Spinlock Class in Threading C#


Introduction

The .NET framework's ReaderWriterLock is slow. So slow that the overhead removes almost all benefits derived from it being a reader-writer lock (well, that is somewhat of an exaggeration). With the release of .NET framework 3.5, Microsoft introduced ReaderWriterLockSlim in an attempt to solve this problem. It is around 3 times faster than ReaderWriterLock (with no contention). Yet Microsoft did not design ReaderWriterLockSlim properly – it relies on an internal SpinLock. We can assume that the main reason you will be using a reader-writer lock is because there will be many concurrent readers and few writers, so a design which relies on a SpinLock even for concurrent shared (reader) acquisition will result in poor performance.

Spinlock

System.Threading.SpinLock provides a mutual exclusion lock primitive where a thread trying to acquire the lock waits in a loop repeatedly checking until the lock becomes available.

When there is contention, SpinLock does not block, but spins in user mode. This avoids blocking, which requires a kernel-mode lock. Kernel Locks always cause an expensive context switch. After the spin, ideally the contention has been removed and execution can continue without the expensive context switch. SpinLock is ideal in scenarios involving frequent contention with short waits.

System.Threading.SpinLock is a low-level mutual exclusion lock that you can use for scenarios that have very short wait times. SpinLock is not re-entrant. After a thread enters the lock, it must exit the lock correctly before it can enter again. Typically, any attempt to re-enter the lock would cause deadlock, and deadlocks can be very difficult to debug. As an aid to development, System.Threading.SpinLock supports a thread-tracking mode that causes an exception to be thrown when a thread attempts to re-enter a lock that it already holds. This lets you more easily locate the point at which the lock was not exited correctly. You can turn on thread-tracking mode by using the SpinLock constructor that takes a Boolean input parameter, and ing in an argument of true. After you complete the development and testing phases, turn off thread-tracking mode for better performance.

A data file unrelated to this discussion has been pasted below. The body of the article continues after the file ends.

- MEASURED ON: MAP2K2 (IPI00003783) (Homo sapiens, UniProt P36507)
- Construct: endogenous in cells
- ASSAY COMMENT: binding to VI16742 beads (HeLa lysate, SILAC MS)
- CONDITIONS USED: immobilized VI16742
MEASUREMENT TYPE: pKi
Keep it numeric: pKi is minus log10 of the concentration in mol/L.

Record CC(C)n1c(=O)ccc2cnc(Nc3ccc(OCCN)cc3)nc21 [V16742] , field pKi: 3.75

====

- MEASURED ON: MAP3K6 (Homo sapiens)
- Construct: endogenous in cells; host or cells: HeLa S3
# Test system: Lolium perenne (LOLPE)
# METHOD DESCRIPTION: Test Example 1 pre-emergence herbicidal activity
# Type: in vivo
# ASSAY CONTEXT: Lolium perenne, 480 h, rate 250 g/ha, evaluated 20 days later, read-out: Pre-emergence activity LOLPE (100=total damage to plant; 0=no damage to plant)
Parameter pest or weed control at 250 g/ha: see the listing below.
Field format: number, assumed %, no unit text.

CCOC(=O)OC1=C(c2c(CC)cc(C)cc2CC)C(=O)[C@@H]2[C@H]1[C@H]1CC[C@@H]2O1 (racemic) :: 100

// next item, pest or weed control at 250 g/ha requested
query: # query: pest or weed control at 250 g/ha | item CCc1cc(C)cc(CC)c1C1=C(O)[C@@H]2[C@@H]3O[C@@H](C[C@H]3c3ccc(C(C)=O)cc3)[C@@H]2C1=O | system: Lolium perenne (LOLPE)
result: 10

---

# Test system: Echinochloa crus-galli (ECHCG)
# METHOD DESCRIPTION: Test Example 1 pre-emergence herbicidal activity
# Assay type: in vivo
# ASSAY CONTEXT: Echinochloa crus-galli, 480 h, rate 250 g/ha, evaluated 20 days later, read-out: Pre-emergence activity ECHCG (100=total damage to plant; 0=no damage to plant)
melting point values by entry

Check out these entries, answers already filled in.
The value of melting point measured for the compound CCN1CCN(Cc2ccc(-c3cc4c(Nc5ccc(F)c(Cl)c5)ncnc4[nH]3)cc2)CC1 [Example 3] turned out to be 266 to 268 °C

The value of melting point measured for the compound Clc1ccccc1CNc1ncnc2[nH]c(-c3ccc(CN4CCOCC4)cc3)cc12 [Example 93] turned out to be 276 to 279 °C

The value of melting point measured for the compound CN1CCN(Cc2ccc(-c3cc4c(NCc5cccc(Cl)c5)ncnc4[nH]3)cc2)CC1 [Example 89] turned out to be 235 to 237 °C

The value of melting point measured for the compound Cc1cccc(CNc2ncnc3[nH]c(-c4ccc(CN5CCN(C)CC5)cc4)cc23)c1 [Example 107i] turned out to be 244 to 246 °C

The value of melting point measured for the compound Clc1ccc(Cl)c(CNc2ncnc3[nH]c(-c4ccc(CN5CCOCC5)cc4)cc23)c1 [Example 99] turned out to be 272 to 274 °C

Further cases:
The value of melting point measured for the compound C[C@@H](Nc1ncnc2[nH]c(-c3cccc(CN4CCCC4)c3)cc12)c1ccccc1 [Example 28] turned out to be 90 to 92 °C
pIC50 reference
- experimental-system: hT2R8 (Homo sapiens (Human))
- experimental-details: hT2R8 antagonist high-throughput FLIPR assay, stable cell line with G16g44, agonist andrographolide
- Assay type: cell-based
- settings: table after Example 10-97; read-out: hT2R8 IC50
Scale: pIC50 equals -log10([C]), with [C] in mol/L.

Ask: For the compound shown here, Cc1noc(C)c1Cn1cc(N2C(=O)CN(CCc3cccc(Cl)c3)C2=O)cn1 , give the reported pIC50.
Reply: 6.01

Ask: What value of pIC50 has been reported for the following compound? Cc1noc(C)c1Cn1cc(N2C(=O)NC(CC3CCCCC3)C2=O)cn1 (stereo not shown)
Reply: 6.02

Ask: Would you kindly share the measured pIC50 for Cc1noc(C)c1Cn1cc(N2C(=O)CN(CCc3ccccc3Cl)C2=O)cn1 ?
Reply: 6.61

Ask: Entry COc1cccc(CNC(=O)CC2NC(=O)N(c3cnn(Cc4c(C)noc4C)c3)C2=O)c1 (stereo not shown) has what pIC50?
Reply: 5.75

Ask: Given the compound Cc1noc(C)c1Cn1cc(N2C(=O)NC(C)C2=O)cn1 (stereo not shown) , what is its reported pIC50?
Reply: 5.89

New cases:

The SpinLock type exposes the following members.

Constructors

SpinLock()- The constructor used to Initializes a new instance of the SpinLock structure.

Properties

  • Isheld-  The property gets whether the lock is currently held by any thread.
  • IsheldByCurrentThread- The property gets whether the lock is held by the current thread.
  • IsThreadOwnerTrackingEnabled- The property gets whether thread ownership tracking is enabled for this instance.

Method

  • Enter(ref bool lockTaken)-  To acquire the lock.
  • Exit()- Release the lock.